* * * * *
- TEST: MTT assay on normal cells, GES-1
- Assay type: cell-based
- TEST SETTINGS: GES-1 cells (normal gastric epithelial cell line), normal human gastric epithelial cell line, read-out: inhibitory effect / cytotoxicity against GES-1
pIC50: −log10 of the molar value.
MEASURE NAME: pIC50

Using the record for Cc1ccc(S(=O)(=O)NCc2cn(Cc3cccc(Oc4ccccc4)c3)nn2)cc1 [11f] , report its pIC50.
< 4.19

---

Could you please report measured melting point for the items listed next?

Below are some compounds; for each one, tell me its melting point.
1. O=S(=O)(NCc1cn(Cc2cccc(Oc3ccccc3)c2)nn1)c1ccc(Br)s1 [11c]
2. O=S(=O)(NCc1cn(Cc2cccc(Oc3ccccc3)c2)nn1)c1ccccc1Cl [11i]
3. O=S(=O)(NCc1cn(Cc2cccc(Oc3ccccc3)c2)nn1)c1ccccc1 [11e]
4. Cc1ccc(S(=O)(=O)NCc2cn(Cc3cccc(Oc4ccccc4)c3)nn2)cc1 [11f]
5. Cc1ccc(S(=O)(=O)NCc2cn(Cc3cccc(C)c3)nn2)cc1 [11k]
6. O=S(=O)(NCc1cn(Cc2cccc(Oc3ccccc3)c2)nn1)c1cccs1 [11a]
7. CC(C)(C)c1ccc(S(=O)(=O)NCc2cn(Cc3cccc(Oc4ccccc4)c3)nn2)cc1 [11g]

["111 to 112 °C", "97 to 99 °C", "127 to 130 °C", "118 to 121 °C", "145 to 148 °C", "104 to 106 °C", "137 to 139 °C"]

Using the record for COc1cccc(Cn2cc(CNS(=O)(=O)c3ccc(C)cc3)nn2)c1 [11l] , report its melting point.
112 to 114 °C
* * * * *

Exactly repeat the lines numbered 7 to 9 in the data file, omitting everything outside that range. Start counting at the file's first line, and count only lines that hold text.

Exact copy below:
< 4.19

---

Could you please report measured melting point for the items listed next?